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Australia’s most populous state is also the country’s most diverse, from sparkling Sydney and Bohemian Byron Bay to scenic snowfields and rugged outback towns. Still not convinced? Here are 11 irresistible reasons to visit NSW.
The NSW capital is Australia’s biggest drawcard, attracting millions of visitors every year to gawk at its glittering harbour and waterfront landmarks like the Opera House and the Harbour Bridge. With almost six million inhabitants, Sydney is a truly global city, boasting museums, beaches, galleries, hotels, restaurants, cafes, bars and attractions that befit its mighty reputation.
Don’t limit your NSW visit to the Harbour City, with a long list of destinations to see in the rest of the state. Hippie haven Byron Bay, up-and-coming Newcastle, the genteel Southern Highlands, the pristine Blue Mountains, serene seaside regions South Coast and Central Coast, wine regions like the Hunter Valley and Orange, historic outback towns like Broken Hill and Tamworth – reckon you can squeeze all that into an itinerary?
NSW was the first part of Australia to be colonised by the British in the late 18th century, and there are captivating convict sites to be seen in cities like Sydney and Newcastle. The Indigenous history, of course, stretches back much further — Aboriginal groups have inhabited the area for more than 60,000 years, which is spectacularly on display at places like Lake Mungo and the Worimi Conservation Lands.
Sydney’s beaches — Bondi, Manly, Coogee, Cronulla, Bronte, Watsons Bay, Balmoral, the list goes on — are renowned around the world, but the spectacular strips of sand don’t end there. From the whale-watching hub of Eden near the Victorian border all the way north to the Tweed on Queensland’s doorstep, the NSW coast is blessed with beautiful beaches the whole way.
NSW enjoys Goldilocks weather: not too hot, not too cold, but just right. Sydney is pretty much bang on perfect with average highs of 26°C in summer and lows of 17°C in winter, while the rest of the country either swelters or shivers. Yamba, an idyllic surf town in the north of the state, has even been crowned the best climate on Earth by scientists at Stanford University and the CSIRO.
Victorians are obsessed with their cafe culture but those in the know will confirm that Sydney’s specialty coffee scene is every bit as good. Neighbourhoods like Surry Hills and Marrickville in the NSW capital are brimming with brilliantly brewed beans, while the old mining port of Newcastle two hours up the road has enjoyed a cultural renaissance in recent years on the back of its cutting-edge cafes.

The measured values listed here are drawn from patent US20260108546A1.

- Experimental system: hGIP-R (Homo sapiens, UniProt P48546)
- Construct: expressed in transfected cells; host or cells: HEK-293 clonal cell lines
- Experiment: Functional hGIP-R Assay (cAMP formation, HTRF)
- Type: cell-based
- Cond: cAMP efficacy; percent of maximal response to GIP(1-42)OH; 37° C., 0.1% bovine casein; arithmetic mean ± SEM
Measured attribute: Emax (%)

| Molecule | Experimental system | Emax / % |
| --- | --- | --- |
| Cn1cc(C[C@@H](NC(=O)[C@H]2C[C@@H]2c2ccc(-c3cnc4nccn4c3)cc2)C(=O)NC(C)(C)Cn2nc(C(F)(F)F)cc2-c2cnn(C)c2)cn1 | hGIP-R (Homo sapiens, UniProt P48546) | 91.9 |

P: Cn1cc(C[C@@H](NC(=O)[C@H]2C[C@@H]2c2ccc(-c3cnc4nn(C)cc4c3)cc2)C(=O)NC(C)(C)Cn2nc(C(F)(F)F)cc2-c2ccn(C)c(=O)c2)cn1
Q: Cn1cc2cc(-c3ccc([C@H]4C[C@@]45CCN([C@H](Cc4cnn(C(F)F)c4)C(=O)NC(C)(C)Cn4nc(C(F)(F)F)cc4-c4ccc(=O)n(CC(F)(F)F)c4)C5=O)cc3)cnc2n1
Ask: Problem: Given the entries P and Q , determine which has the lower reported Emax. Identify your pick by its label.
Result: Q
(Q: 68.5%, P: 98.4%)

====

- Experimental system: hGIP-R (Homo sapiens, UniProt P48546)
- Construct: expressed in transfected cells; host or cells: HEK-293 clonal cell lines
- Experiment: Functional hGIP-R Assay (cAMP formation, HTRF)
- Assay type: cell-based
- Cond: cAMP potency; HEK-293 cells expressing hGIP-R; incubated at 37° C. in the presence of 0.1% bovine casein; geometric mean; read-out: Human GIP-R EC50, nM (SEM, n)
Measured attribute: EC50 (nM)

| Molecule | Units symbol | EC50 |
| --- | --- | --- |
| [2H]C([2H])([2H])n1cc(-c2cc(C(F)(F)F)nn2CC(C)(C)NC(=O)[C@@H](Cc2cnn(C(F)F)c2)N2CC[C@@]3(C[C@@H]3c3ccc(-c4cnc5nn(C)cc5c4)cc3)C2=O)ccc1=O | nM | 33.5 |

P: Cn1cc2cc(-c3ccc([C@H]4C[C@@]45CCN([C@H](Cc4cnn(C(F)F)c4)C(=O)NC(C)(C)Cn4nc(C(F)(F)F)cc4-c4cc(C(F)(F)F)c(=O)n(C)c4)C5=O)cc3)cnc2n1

If Victorians aren’t nattering about coffee, they’re bragging about how Melbourne is the sporting capital of Australia. Well, NSW has plenty to say about that — the state is the heartland of Australian cricket, rugby, tennis and netball, contains two AFL clubs that routinely flog the Vics at their own game, is home to 10 of the 16 NRL sides and four of the 10 A-League football clubs, and hosts Australia’s flagship motorsport (Bathurst 1000) and sailing (Sydney to Hobart) events. Visit the gorgeous Sydney Cricket Ground or the modern Sydney Olympic Park for a taste.
NSW is a veritable smorgasbord of animal experiences. Spot dolphins in Port Stephens, watch whales in Coffs Harbour, catch kangaroos at Pebbly Beach on the South Coast, see the dazzling array of birds on Lord Howe Island, admire local and exotic animals at Taronga Zoo on Sydney Harbour and the open-range nature reserve in Dubbo in the west of the state.
Puritanical lock-out laws have crippled NSW’s nightclubs but pub culture is still thriving throughout the state. Sydney’s diverse neighbourhoods are particularly well populated with great watering holes, from the small bars of Darlinghurst and the upmarket bars of the Eastern Suburbs, to the sun-drenched beer gardens of the inner-west and the craft breweries of the Northern Beaches.
You’ll never be short of something to see or do when you visit NSW, with the calendar peppered with festivals 12 months of the year. Highlights include Sydney’s Mardi Gras in March, the Vivid Sydney light festival in May and June, Splendour in the Grass each July in Byron, the Broken Heel Festival and the Deni Ute Muster in the bush each September, Sculpture by the Sea at Bondi in Spring and even the Parkes Elvis Festival every summer.
No other state in Australia offers the variety of landscapes and experiences that NSW does. Nowhere else contains the ski fields of the Snowy Mountains alongside the white sand of Hyams Beach, the red dust of the Outback and the turquoise ocean pools of Bondi, the untouched forest of the Blue Mountains and the tumbling green vineyards of the Hunter – all within its state borders. Surely that’s worth a visit.